Evaluating National Football League draft choices: The passing game
Recruiting competent personnel is crucial for the success of any organization, and especially in competitive sports, where the success of a team depends upon the quality of the players selected. This paper examines whether football executives are able to forecast who the most successful quarterbacks and wide receivers will be. Our data base is constructed from the NFL drafts between 1974 and 2005. We use a range of measures to determine the success of the players selected in the drafts, and conclude that, although their ability to rank the future performances of players is less than perfect, football executives are very successful at evaluating the talents of athletes. However, there was no evidence that teams which were more successful than others in drafting quarterbacks and wide receivers had a better overall success, as measured by their win-loss records.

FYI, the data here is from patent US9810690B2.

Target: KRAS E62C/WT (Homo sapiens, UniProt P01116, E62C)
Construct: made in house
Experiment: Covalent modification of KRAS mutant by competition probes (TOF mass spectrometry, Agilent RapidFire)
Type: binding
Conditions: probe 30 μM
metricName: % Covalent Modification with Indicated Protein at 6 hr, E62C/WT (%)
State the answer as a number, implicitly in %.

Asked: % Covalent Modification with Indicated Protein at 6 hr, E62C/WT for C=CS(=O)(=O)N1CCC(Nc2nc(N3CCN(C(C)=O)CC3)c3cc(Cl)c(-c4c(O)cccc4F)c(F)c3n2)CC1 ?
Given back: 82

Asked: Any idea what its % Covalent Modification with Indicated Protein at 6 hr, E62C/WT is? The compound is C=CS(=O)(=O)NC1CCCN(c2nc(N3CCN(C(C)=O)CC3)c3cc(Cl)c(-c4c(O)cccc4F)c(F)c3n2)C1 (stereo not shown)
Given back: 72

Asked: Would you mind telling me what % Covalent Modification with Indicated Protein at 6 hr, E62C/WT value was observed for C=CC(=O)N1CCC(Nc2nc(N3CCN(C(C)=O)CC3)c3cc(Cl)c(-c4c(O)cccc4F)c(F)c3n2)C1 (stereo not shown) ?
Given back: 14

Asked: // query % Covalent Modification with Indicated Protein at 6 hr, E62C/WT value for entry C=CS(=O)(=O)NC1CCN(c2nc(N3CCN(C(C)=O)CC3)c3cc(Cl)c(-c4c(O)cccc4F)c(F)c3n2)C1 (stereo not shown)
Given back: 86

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- Wallace Hendricks & Lawrence DeBrock & Roger Koenker, 2003. "Uncertainty, Hiring, and Subsequent Performance: The NFL Draft," Journal of Labor Economics, University of Chicago Press, vol. 21(4), pages 857-886, October.
- Stephen J. Spurr, 2000. "The Baseball Draft: A Study of the Ability to Find Talent," Journal of Sports Economics, The North American Association of Sports Economists, vol. 1(1), pages 66-85, February.
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- Cade Massey & Richard Thaler, 2005. "Overconfidence vs. Market Efficiency in the National Football League," NBER Working Papers 11270, National Bureau of Economic Research, Inc.
- Scott E. Atkinson & Linda R. Stanley & John Tschirhart, 1988. "Revenue Sharing as an Incentive in an Agency Problem: An example from the National Football League," RAND Journal of Economics, The RAND Corporation, vol. 19(1), pages 27-43, Spring.
- Michael Conlin, 2002. "Reputation in Bargaining: National Football League Contract Negotiations," Economic Inquiry, Western Economic Association International, vol. 40(2), pages 241-259, April.
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